Hanjin Philippines was established in 2006 as a subsidiary of South Korean shipbuilder Hanjin Heavy Industries and Construction Co. Ltd. Since 2008, the company has delivered a total of 123 vessels to clients across the globe, putting the Philippines on the map as the world’s fifth largest shipbuilder.
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Hanjin ‘very sensitive’ to security fears over possible ‘Chinese takeover’ — SBMA chief
Ian Nicolas Cigaral (Philstar.com) - February 6, 2019 - 11:59am

MANILA, Philippines — Shipbuilder Hanjin Philippines — which recently declared bankruptcy after it defaulted on over $400 million in bank loans — is “very sensitive” to security concerns raised following reports saying Chinese firms have expressed interest in taking over the Philippines' largest shipyard.

That was according to Subic Bay Metropolitan Authority Chairperson Wilma Eisma, who said Hanjin is in talks with “several white knights” to save the financially-distressed company.

“You are right, it should be Hanjin’s decision on whether or not who their white knight should be and they should be practical,” Eisma said in an interview with ANC on Wednesday.

“But the last time I spoke to Hanjin which is around two weeks ago, they understand the situation of the country and they do appreciate the concern on should a Chinese company come in to take over or to continue the operations in Hanjin,” she added.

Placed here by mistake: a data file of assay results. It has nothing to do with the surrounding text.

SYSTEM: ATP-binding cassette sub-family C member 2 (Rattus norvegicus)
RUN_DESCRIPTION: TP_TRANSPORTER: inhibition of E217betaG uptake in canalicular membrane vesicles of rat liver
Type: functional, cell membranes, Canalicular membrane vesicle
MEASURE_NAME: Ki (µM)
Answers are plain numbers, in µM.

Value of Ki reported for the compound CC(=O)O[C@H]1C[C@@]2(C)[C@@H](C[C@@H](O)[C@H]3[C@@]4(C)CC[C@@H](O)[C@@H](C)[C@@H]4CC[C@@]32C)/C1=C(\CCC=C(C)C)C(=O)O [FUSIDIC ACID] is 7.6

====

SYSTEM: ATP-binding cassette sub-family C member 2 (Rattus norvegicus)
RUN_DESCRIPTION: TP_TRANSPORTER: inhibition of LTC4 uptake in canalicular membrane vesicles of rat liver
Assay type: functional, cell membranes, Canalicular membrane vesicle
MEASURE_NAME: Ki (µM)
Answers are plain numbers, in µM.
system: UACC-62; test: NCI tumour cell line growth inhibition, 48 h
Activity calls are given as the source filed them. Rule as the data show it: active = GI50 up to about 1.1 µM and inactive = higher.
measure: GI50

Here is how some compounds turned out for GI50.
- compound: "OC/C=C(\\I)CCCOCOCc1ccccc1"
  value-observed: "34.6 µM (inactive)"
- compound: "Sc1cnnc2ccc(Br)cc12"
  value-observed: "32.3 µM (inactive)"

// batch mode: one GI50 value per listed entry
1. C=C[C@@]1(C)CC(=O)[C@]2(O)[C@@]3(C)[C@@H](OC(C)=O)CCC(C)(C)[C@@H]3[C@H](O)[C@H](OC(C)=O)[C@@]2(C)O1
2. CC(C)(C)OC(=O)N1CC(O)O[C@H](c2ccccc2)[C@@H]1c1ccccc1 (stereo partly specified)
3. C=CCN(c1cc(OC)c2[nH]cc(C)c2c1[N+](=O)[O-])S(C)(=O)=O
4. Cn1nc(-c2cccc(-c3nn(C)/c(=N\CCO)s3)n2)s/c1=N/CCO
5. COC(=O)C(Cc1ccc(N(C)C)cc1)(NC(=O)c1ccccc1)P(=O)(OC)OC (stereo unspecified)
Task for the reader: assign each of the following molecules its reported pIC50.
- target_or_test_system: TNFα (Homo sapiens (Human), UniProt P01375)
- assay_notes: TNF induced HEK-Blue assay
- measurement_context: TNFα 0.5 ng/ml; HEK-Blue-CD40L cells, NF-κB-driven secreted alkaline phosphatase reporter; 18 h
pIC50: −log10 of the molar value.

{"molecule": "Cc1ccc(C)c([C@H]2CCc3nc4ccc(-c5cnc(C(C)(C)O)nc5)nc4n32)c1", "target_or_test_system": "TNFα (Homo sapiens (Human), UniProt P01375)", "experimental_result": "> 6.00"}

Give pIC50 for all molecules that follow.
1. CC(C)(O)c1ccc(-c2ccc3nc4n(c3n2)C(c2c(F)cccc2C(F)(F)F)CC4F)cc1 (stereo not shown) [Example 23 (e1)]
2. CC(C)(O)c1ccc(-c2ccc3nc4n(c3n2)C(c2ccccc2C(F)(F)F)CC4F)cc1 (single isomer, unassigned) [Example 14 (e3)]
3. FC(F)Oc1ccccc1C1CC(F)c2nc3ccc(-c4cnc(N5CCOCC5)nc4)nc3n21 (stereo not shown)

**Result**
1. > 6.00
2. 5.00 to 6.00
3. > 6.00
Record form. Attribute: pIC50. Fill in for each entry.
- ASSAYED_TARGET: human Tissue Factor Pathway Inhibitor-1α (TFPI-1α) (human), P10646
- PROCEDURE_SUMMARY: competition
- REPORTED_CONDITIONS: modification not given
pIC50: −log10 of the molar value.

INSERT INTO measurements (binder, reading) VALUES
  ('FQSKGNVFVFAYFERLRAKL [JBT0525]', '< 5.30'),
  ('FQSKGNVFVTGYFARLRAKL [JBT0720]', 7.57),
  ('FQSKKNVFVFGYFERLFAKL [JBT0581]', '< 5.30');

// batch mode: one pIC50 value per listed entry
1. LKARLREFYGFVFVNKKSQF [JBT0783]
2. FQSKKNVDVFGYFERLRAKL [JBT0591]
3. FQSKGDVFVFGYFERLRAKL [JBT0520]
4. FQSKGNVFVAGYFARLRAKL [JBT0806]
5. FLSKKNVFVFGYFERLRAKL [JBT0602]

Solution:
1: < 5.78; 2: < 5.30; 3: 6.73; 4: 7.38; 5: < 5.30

“So I think they are very sensitive to those concerns.”

An Olongapo City court last month approved rehabilitation proceedings for Hanjin Philippines as it struggles to pay $412 million in combined loans from five Philippine banks, in what could be the biggest corporate default in the country’s history.

The troubled company’s woes came amid weakness in the global shipping industry and financial issues at its Korean parent company.

Hanjin Philippines was established in 2006 as a subsidiary of South Korean shipbuilder Hanjin Heavy Industries and Construction Co. Ltd. Since 2008, the company has delivered a total of 123 vessels to clients across the globe, putting the Philippines on the map as the world’s fifth largest shipbuilder.

The South Korea shipbuilder is the biggest foreign investor and top employer at the Subic Bay, a former US naval base just 124 nautical miles from Scarborough Shoal, a disputed area of the South China Sea.

Defense Secretary Delfin Lorenzana earlier said President Rodrigo Duterte was “very receptive” to a possible government takeover of Hanjin Philippines’ facilities after officials expressed alarm over two Chinese shipbuilders’ reported interest in acquiring the embattled company.

“While I cannot divulge right now the companies involved, to me, personally, there are two possible white knights who have come forward that are not Chinese companies,” Eisma said.

“At least several Europeans and one from North America [are interested in Hanjin]. So there are credible discussions. In fact, one of them is currently in Hanjin right now doing due diligence already,” she added.

HANJIN HEAVY INDUSTRIES CORPORATION LTD
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